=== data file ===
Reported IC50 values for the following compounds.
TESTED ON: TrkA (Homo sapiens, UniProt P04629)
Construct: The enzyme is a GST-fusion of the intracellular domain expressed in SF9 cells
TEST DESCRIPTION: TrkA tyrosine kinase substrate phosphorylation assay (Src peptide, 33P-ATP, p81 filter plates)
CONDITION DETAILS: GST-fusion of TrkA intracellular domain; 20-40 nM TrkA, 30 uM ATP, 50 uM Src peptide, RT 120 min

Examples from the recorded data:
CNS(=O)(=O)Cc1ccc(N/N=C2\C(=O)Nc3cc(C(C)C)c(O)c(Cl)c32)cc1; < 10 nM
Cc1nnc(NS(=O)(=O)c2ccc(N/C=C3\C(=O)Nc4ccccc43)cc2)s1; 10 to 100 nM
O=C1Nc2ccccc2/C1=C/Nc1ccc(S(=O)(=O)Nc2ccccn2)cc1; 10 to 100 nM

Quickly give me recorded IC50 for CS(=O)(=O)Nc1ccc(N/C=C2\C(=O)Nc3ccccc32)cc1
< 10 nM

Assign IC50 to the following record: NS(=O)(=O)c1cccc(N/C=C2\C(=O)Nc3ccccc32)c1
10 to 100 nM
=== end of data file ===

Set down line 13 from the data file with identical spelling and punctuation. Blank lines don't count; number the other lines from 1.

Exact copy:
10 to 100 nM